The relationship among school *policies, practices, and resources, student reading proficiency and racial differences in proficiency: Evidence from a multilevel analysis of fourth-grade students from Pennsylvania, New York, and the United States

George Harry Terhanian, University of Pennsylvania

Abstract

Researchers have long sought to identify manipulable factors distinct from student socioeconomic status and race-ethnicity that might increase overall student achievement or reduce differences in achievement between white and non-white students who attend the same school. Numerous quantitative research syntheses that researchers mounted in the 1980's generally uncovered few factors. In recent years, however, researchers have applied different synthesis methods to old data. Some of these analyses have produced evidence of several statistically significant relationships between factors such as class size and achievement. Nevertheless, this evidence is unconvincing for numerous reasons, creating a need for additional research with new data. In this study, I investigate the relationship among several school policies, practices and resources, the reading achievement of fourth-grade students, and differences in reading achievement between white and non-white fourth-grade students who attend the same school by applying a series of multilevel statistical models to data from the 1994 National (NAEP) and Trial State Assessments (TSA) of Educational Progress. Analyses of Pennsylvania data indicate that per-pupil spending, school racial composition, and an interaction between class size and teacher experience are associated with reading proficiency. Analyses of New York data indicate that per-pupil spending, school racial composition, and teacher experience are associated with reading proficiency while teacher certification level is associated with differences in reading proficiency between white and non-white students who attend the same school. Finally, analyses of United States data indicate that school racial composition is associated with reading proficiency while teacher certification level and school location are associated with differences in reading proficiency between white and non-white students who attend the same school. The evidence produced here provides new, potentially useful information to policy makers at national, state, district, and school levels. Lessons learned through the application of multilevel statistical modeling to NAEP and TSA data and through the linkage of several disparate data sets also provide new, potentially useful information to those empowered to modify the future design of surveys producing data sets of these types. ^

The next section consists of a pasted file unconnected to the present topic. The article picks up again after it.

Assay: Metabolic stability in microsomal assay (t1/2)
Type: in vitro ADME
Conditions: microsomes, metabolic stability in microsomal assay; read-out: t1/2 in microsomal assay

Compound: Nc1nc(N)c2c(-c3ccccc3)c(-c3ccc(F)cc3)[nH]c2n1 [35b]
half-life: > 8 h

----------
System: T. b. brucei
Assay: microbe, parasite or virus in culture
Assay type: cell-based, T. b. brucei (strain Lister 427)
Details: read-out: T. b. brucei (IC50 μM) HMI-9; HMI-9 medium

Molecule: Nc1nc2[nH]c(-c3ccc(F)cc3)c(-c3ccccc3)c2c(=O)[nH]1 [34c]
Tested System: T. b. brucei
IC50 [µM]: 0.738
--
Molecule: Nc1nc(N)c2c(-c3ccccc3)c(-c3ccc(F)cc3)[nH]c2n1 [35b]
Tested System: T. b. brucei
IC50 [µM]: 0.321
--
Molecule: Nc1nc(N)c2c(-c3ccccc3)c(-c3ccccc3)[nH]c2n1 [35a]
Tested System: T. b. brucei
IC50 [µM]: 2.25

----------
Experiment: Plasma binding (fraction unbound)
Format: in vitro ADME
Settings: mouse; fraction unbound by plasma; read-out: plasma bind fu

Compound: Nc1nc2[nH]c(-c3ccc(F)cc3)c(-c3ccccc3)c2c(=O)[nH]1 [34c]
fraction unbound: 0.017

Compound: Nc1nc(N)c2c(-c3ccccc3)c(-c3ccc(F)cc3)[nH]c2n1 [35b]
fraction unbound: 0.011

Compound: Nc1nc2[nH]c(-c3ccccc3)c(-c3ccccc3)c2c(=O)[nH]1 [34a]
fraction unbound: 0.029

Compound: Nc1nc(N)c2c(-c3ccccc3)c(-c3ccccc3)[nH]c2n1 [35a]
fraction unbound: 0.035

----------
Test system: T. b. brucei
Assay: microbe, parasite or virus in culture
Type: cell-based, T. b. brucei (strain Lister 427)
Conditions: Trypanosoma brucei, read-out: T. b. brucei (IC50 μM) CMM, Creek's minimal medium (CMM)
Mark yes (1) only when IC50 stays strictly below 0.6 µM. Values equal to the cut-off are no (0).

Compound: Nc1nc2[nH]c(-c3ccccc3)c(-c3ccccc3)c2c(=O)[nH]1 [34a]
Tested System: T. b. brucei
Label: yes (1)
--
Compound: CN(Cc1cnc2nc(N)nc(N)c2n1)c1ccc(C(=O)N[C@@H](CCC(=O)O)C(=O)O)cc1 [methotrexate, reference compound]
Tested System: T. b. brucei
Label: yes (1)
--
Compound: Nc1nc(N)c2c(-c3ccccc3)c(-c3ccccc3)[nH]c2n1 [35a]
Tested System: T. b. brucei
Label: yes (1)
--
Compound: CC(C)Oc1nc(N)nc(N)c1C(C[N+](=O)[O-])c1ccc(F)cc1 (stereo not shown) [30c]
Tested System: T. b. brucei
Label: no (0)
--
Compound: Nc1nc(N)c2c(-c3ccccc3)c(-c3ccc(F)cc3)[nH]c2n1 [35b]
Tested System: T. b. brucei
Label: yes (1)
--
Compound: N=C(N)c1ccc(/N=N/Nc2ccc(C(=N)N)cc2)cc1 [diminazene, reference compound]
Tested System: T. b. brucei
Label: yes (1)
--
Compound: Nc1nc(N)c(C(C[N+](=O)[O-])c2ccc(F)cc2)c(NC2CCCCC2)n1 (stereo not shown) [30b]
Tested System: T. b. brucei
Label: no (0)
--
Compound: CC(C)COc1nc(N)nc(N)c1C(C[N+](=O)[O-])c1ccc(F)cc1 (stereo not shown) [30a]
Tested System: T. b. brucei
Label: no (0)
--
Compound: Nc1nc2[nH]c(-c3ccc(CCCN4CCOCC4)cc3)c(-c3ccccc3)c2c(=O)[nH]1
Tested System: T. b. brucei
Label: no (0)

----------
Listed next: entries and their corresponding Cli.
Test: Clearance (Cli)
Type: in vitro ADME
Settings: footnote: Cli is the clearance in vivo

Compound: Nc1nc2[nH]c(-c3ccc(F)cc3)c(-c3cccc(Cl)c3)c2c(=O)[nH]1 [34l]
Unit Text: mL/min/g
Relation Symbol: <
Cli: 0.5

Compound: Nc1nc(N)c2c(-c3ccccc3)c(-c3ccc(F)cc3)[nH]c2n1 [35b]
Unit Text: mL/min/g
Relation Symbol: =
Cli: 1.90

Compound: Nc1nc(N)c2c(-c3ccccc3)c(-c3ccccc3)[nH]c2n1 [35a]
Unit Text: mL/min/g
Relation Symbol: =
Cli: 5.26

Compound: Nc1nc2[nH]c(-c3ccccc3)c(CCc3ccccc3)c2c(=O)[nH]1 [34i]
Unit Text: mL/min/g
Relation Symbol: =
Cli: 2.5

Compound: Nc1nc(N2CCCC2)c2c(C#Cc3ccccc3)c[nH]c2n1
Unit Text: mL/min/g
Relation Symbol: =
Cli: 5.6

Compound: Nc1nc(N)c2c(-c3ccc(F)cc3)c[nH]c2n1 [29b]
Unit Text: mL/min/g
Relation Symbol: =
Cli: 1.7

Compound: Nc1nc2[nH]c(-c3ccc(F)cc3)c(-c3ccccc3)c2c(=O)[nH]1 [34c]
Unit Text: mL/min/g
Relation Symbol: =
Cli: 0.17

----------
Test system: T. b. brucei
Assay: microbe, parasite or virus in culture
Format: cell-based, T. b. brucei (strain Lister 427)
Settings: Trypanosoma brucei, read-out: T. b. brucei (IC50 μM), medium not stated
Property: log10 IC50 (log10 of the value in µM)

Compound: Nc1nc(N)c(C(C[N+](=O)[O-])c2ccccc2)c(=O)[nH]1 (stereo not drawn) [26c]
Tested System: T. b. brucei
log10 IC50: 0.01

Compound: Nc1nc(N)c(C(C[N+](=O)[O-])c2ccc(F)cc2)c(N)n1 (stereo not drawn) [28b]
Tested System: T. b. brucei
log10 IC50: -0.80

Subject Area

Education, Tests and Measurements|Education, Elementary|Education, Reading|Sociology, Ethnic and Racial Studies

Recommended Citation

George Harry Terhanian, "The relationship among school *policies, practices, and resources, student reading proficiency and racial differences in proficiency: Evidence from a multilevel analysis of fourth-grade students from Pennsylvania, New York, and the United States" (January 1, 2000). Dissertations available from ProQuest. Paper AAI9965578.
http://repository.upenn.edu/dissertations/AAI9965578

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